El Born

Opened in 1876, El Born market was, in fact, the first large-scale cast-iron building to be erected in Barcelona. For centuries, an open-air public market was held in the neighbouring Plaça del Born. As part of the global renovation project for Barcelona’s market network that started in 1868, a new building that would house the stalls was designed in 1871 by Josep Fontserè, while the engineer Josep M. Cornet was responsible for the structure. The construction works, entrusted to the Maquinista Terrestre i Marítima began in 1874.


Initially serving as the local market for the neighbourhood of La Ribera, in 1921 it became Barcelona’s main wholesale market for fruits and vegetables. As in other large European cities, the growth in population and trade made it necessary to regulate and control the wholesale activity, which was hitherto spread between several markets and caused severe congestion in the Boqueria market. After ruling out the construction of a new building, El Born became the city’s new wholesale fruit and vegetable market.


However, in August 1971, as the first six pavilions of the Les Halles market in Paris were being pulled down, the Barcelona fruits and vegetables wholesale market was moved to a new location and El Born market was closed. In spite of spite of its iconic character as one of Barcelona’s earliest and finest examples of cast-iron and glass architecture, a development plan for the old town proposing the market’s demolition was put forward. Only the strong opposition from the emerging local residents’ associations saved the building from being teared down. Nevertheless, the old market would be left without any specific permanent use for over 40 years.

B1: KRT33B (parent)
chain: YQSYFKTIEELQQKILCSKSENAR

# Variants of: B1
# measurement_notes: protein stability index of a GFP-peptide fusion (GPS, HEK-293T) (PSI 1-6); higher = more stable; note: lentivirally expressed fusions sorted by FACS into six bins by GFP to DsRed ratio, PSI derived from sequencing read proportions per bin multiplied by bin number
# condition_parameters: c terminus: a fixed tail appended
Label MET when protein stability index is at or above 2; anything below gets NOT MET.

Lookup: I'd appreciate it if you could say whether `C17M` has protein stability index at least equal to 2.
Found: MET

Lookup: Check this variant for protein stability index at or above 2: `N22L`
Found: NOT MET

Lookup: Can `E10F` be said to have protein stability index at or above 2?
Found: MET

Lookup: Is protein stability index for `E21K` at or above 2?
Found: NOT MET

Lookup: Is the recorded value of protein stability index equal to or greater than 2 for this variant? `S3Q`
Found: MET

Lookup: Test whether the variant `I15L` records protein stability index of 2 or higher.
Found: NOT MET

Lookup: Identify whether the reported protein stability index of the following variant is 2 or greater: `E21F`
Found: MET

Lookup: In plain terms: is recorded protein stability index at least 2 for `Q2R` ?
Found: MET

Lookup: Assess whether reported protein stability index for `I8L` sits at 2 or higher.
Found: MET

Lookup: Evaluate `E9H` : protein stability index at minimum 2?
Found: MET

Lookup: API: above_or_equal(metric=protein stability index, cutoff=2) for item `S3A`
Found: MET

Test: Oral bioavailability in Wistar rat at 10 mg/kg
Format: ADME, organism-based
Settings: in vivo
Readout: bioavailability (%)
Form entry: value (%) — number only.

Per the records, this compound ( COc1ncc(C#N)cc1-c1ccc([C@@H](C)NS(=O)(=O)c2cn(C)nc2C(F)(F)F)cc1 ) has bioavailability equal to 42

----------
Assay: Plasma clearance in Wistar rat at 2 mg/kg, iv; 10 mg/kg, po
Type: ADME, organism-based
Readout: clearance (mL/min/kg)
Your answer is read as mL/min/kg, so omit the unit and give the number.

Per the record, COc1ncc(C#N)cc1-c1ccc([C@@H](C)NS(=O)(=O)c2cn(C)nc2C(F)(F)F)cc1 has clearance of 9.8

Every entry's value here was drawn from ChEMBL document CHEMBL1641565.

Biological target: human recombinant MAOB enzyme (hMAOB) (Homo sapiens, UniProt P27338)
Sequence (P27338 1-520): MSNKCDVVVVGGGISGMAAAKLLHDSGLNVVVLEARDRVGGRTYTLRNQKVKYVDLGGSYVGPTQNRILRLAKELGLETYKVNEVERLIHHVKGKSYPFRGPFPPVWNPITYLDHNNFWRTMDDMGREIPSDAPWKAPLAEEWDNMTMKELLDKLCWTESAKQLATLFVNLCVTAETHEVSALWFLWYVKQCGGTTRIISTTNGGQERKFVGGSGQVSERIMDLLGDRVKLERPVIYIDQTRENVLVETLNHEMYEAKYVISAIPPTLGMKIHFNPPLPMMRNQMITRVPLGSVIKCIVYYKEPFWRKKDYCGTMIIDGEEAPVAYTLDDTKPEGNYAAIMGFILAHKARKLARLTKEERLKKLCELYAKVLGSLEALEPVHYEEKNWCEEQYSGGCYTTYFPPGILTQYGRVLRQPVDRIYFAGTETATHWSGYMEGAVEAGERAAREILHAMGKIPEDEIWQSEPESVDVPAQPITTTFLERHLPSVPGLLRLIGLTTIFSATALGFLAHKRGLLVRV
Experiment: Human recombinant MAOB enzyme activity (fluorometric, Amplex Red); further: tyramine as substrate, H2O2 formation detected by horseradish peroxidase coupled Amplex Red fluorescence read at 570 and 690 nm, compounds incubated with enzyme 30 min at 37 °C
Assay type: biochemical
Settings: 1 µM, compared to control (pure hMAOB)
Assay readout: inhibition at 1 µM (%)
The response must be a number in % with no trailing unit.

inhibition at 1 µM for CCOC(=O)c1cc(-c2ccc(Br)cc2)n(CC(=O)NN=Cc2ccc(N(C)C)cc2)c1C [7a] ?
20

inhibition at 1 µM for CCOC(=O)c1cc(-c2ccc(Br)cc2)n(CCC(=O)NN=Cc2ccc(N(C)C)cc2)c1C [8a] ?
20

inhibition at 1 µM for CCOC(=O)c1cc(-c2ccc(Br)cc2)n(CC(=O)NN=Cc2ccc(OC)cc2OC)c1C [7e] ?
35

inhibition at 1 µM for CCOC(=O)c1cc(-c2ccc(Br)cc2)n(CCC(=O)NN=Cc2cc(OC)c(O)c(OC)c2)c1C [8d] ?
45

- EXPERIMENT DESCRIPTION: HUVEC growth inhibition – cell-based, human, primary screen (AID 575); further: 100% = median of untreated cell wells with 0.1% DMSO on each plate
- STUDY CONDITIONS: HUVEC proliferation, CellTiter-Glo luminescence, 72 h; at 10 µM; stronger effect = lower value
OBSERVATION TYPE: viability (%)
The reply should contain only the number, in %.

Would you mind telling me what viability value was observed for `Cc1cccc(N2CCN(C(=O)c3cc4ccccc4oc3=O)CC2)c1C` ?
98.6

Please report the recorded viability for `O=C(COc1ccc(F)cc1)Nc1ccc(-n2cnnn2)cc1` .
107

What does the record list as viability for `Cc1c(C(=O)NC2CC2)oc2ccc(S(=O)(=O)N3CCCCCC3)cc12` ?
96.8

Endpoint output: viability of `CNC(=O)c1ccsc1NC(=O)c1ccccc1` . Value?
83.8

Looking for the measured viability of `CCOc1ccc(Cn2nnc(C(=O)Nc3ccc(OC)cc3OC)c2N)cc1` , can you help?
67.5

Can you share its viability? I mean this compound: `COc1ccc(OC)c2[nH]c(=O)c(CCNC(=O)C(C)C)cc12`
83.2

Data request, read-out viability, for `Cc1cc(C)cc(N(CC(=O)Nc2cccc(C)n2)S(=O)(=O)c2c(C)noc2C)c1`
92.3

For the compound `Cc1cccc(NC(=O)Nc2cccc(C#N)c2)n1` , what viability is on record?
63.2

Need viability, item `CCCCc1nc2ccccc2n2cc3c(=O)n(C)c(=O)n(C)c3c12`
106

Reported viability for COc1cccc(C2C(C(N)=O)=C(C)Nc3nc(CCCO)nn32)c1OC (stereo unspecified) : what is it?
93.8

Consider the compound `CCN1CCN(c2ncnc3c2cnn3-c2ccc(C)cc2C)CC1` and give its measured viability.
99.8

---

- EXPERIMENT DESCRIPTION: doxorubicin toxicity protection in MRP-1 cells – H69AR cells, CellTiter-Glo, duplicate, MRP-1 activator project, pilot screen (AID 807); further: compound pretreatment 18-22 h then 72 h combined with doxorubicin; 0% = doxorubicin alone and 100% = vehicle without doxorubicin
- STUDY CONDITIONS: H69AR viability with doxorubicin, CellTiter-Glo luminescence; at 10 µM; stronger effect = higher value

In 2002, a remarkable archaeological site was found in the market’s subsoil, revealing traces of the demarcations of streets and houses from the 18th century. They provide considerable insight into life in Barcelona before the siege of 1714, as well as into the consequences of the fall of the city.

  • 1994-2002 first interventions related to projects that were finally not carried out.
    • 1994 archeaeological surveys of the subsoil to evaluate the viability of turning the building into the central building of the Pompeu Fabra University
    • 1998-2002 archaeological excavations of the subsoil for the construction of a basement for the library and to reinforce the market’s foundations.
    • 2001-2002 excavation of the entire interior surface. It was decided to preserve the archaeological site in its integrity, turn the building in a cultural centre open to the public, discarding the the library project.
  • 2004 Sòria and Cáceres are hired to carry out the studies to create the cultural centre at El Born.
  • 2003-2008 study and restoration of the archaeological remains, historical documentation, technical studies of the building.
  • 2005-2007 covering the archaeological remains with a provisional deck.
  • 2005-2009 construction of the annex building, where the management offices are located, together with technical elements such as the refrigeration and heating systems.
  • 2008-2009 the cleaning process of the façade begins, as new structural pathologies unknown until then appear, thus making it necessary to reorient the project. Archaeological works to reinforce the foundations with micropiles.
  • 2009-2013 renovation works and new construction works inside the market. Adaptation works in the surrounding area, musealisation of the archaeological site, facilities and internal equipment.
  • Sept. 2013 inauguration of the new cultural centre and its permanent exhibit of the 18th century archaeological remains, together with the temporary exhibits and a varied cultural programme.
  • 2016 construction of an office space inside the market.